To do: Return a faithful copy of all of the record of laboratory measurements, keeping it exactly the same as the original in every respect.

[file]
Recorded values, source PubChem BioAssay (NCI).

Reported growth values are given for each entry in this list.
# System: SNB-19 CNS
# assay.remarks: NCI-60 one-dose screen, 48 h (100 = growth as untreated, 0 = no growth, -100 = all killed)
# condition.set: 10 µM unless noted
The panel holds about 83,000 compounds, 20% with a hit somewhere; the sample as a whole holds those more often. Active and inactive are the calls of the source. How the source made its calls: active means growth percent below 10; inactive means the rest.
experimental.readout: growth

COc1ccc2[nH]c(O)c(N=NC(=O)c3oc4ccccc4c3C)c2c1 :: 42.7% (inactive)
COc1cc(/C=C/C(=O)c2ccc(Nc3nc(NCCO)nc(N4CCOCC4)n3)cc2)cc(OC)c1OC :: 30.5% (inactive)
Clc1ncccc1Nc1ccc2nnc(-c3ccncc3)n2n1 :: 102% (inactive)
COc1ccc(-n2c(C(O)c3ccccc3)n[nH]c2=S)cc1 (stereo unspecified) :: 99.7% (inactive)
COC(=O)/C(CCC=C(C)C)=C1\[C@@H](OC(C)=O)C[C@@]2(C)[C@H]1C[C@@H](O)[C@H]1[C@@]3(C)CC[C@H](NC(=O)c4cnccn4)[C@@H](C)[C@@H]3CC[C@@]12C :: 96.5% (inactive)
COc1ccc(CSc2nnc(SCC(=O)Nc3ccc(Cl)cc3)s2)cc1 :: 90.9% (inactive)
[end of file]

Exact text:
Recorded values, source PubChem BioAssay (NCI).

Reported growth values are given for each entry in this list.
# System: SNB-19 CNS
# assay.remarks: NCI-60 one-dose screen, 48 h (100 = growth as untreated, 0 = no growth, -100 = all killed)
# condition.set: 10 µM unless noted
The panel holds about 83,000 compounds, 20% with a hit somewhere; the sample as a whole holds those more often. Active and inactive are the calls of the source. How the source made its calls: active means growth percent below 10; inactive means the rest.
experimental.readout: growth

COc1ccc2[nH]c(O)c(N=NC(=O)c3oc4ccccc4c3C)c2c1 :: 42.7% (inactive)
COc1cc(/C=C/C(=O)c2ccc(Nc3nc(NCCO)nc(N4CCOCC4)n3)cc2)cc(OC)c1OC :: 30.5% (inactive)
Clc1ncccc1Nc1ccc2nnc(-c3ccncc3)n2n1 :: 102% (inactive)
COc1ccc(-n2c(C(O)c3ccccc3)n[nH]c2=S)cc1 (stereo unspecified) :: 99.7% (inactive)
COC(=O)/C(CCC=C(C)C)=C1\[C@@H](OC(C)=O)C[C@@]2(C)[C@H]1C[C@@H](O)[C@H]1[C@@]3(C)CC[C@H](NC(=O)c4cnccn4)[C@@H](C)[C@@H]3CC[C@@]12C :: 96.5% (inactive)
COc1ccc(CSc2nnc(SCC(=O)Nc3ccc(Cl)cc3)s2)cc1 :: 90.9% (inactive)